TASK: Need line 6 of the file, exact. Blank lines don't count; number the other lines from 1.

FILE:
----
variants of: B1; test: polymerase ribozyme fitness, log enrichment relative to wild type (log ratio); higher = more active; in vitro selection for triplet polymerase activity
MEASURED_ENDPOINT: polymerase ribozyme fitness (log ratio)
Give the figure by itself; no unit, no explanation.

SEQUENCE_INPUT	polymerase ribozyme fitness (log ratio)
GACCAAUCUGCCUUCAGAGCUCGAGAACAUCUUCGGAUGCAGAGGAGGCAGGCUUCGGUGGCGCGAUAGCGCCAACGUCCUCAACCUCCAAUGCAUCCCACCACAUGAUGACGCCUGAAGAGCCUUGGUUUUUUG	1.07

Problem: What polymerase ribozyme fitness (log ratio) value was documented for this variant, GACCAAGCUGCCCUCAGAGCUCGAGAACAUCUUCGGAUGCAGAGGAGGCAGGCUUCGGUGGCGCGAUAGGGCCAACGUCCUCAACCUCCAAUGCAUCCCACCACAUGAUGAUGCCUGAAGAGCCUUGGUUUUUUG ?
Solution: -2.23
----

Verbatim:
Problem: What polymerase ribozyme fitness (log ratio) value was documented for this variant, GACCAAGCUGCCCUCAGAGCUCGAGAACAUCUUCGGAUGCAGAGGAGGCAGGCUUCGGUGGCGCGAUAGGGCCAACGUCCUCAACCUCCAAUGCAUCCCACCACAUGAUGAUGCCUGAAGAGCCUUGGUUUUUUG ?